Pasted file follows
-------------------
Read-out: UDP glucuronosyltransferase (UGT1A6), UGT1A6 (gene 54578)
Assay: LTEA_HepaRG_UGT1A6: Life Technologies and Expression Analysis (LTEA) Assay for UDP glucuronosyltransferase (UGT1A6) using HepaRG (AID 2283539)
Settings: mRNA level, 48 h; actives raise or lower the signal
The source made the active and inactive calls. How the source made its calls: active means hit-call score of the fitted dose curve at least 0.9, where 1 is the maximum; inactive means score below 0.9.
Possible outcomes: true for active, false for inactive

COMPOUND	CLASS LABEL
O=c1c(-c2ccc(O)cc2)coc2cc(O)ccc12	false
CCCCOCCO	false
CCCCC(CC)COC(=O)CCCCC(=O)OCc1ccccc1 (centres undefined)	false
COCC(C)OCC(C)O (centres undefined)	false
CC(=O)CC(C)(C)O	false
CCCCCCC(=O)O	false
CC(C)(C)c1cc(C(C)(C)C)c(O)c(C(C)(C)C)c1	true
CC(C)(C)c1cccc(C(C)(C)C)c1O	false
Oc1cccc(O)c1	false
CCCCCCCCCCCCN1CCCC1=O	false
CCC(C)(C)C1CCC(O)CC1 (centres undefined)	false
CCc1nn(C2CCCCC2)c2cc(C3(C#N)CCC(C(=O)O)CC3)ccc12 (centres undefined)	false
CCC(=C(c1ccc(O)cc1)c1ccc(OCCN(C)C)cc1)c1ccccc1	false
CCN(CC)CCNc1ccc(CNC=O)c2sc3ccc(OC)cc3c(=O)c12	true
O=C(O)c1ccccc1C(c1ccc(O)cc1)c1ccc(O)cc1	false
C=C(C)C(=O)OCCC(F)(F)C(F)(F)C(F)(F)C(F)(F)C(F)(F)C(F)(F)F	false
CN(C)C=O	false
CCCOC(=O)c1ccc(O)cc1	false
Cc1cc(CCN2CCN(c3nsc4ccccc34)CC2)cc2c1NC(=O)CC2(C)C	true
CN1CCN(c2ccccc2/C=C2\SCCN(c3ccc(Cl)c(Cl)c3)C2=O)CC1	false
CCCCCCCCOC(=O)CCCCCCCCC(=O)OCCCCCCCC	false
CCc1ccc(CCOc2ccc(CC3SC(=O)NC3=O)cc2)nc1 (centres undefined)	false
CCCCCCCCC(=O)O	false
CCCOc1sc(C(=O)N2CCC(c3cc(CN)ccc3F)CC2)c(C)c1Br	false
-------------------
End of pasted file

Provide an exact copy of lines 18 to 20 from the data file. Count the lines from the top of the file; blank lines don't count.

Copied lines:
CCc1nn(C2CCCCC2)c2cc(C3(C#N)CCC(C(=O)O)CC3)ccc12 (centres undefined)	false
CCC(=C(c1ccc(O)cc1)c1ccc(OCCN(C)C)cc1)c1ccccc1	false
CCN(CC)CCNc1ccc(CNC=O)c2sc3ccc(OC)cc3c(=O)c12	true